CASE REPORT article
Adult-Onset Niemann–Pick Disease Type C: Rapid Treatment Initiation Advised but Early Diagnosis Remains Difficult
- 1Department of Neurology, University Hospital Freiburg, Freiburg im Breisgau, Germany
- 2Department of Neurology, University Hospital Würzburg, Würzburg, Germany
Niemann–Pick type C disease (NP-C) presents with heterogeneous neurological and psychiatric symptoms. Adult onset is rare and possibly underdiagnosed due to frequent lack of specific and obvious key symptoms. For both early and adolescent/adult onset, the available data from studies and case reports describe a positive effect of Miglustat (symptom relief or stabilization). However, due to the low frequency of NP-C, experience with this therapy is still limited. We describe two adult-onset cases of NP-C. In both cases, vertical supranuclear gaze palsy was not recognized at symptom onset. Correct diagnosis was delayed from onset of symptoms by more than 10 years. The video demonstrates the broad spectrum of symptoms in later stages of the disease. Compared with published data, the treatment outcome observed in our cases after delayed initiation of Miglustat therapy was disappointing, with continuing disease progression in both cases. Thus, early treatment initiation could be necessary to achieve a good symptomatic effect. Hence, early biochemical testing for NP-C should be considered in patients suffering from atypical neurological/neuropsychological and psychiatric symptoms, even in cases of uncertainty.
Niemann–Pick type C (NP-C) is a rare neurodegenerative lysosomal storage disorder of autosomal recessive inheritance. NP-C is caused by mutations of either the NPC1 (95% of families) (1) or the NPC2 gene (2). The underlying pathophysiology originates from impaired lipid trafficking, resulting in intracellular accumulation of unesterified cholesterol and other composites in various tissues, including the brain (3). The estimated incidence is 1/120,000–1/150,000 live births (3). The diagnosis of NP-C is established by a combination of genetic biochemical (oxysterols in plasma, filipin staining in fibroblasts) and genetic testing, which involves NPC1/2 gene sequencing (4). The age at onset (AAO) of most patients is from early infancy (<2 years) to adolescent/adult onset (≥15 years) (5). Adult onset is rare and patients present with a very heterogeneous clinical spectrum of symptoms such as cognitive impairment, cerebellar symptoms, dystonia, vertical supranuclear gaze palsy (VSGP), psychiatric disorders and, less frequently, epilepsy (6, 7). Due to the broad phenotypic spectrum, NP-C is easily overlooked in adult patients, in particular because VSGP might start as mild, isolated vertical saccade initiation (VSI) delay. As a consequence, time from first symptoms to NP-C diagnosis often takes several years. This delay is crucial, as early diagnosis and the initiation of an approved therapy with Miglustat (Zavesca®, Actelion Pharmaceuticals, Allschwil, Switzerland)—a reversible glycosphingolipid synthesis inhibitor that can stabilize or slow the progression of irreversible neurological damage—is of great importance (8). The recently improved Niemann–Pick type C Suspicion Index tool (NPC-SI) helps to detect patients that should be tested for NP-C (9). The test is available from http://www.npc-si.com/. We present the clinical course of two genetically confirmed NP-C cases with adolescent and adult AAO. Patient characteristics are provided in Table 1. Video S1 in supplementary material demonstrates clinical features of both patients after diagnosis.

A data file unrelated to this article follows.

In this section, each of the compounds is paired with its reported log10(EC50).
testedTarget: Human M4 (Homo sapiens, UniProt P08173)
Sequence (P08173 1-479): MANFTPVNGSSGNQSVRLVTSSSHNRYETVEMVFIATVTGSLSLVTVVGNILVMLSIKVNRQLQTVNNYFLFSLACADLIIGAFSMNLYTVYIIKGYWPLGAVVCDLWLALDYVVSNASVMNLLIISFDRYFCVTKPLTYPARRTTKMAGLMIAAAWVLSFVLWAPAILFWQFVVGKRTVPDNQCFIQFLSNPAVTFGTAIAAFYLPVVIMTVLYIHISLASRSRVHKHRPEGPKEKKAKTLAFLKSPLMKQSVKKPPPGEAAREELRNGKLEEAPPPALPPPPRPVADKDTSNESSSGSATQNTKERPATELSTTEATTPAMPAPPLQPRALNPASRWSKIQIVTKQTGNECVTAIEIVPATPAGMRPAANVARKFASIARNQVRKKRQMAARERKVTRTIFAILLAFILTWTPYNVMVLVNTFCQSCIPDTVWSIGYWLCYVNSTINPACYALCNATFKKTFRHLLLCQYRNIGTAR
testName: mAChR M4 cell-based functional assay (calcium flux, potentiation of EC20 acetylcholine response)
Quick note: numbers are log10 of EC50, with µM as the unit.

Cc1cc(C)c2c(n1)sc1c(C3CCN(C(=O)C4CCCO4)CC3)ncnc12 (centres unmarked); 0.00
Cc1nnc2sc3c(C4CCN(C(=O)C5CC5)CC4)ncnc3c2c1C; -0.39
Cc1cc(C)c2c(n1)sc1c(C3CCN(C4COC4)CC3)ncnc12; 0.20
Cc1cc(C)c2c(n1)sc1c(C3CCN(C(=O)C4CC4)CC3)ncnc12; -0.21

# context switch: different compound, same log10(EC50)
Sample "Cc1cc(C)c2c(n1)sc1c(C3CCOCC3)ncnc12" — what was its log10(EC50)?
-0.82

Patient 1 (first part of the film) consulted a neurologist at the age of 28 years after experiencing frequent falls, ataxia, and mild mnestic deficits. Her parents reported a difficult, traumatic birth. Several developmental milestones (e.g., learning to walk or speak, etc.) during early childhood were achieved with a delay of several months. During that time, it was supposed that the condition comprised symptoms of infantile cerebral palsy, no hepato-, or splenomegaly had been observed. However, the clinical course during elementary and high school was unremarkable, and no developmental deficits were noted during that time. In the course of an apprenticeship at the age of 17 years, increasing difficulties using electrical tools forced her to quit her job. From then on, she was only capable of minor jobs and was finally employed in a protected workshop due to cognitive deficits. At the age of approximately 23 years, the patient developed a gait disorder that progressed over the following years.
During her first neurologic consultation 5 years later, clinical findings revealed slightly increased latency of VSI but no hypometric eye movements, no ataxia, and no obvious cognitive and psychomotor deficits. VSI was noted but was not interpreted as VSGP. Family history included death of one cousin due to a “severe neurologic condition,” which was never accurately diagnosed. Magnetic resonance imaging (MRI) revealed slight cerebral atrophy. Electroencephalographic recordings matched criteria for diffuse generalized encephalopathy. General cerebrospinal fluid (CSF) status was normal. The condition was interpreted as sequelae of the infantile cerebral palsy that had been presumed during childhood. NPC-SI at the time would have been 58 points (high likelihood of NP-C if VSGP was recognized) or 14 (low likelihood if VSGP was not recognized). During the following 3 years, symptoms progressed slowly. At the age of 33 years, hypometric vertical saccades were recognized as VSGP. An affection of the first motor neuron (spasticity, extensor plantar response) was noted. At the age of 34 years, the additional appearance of dystonic symptoms triggered another workup of this complex case and finally led to a genetic diagnosis of NP-C caused by a homozygous mutation of NPC1 gene (p.P474L/P474L). NPC-SI (revised version) was 76 points (high likelihood of NP-C).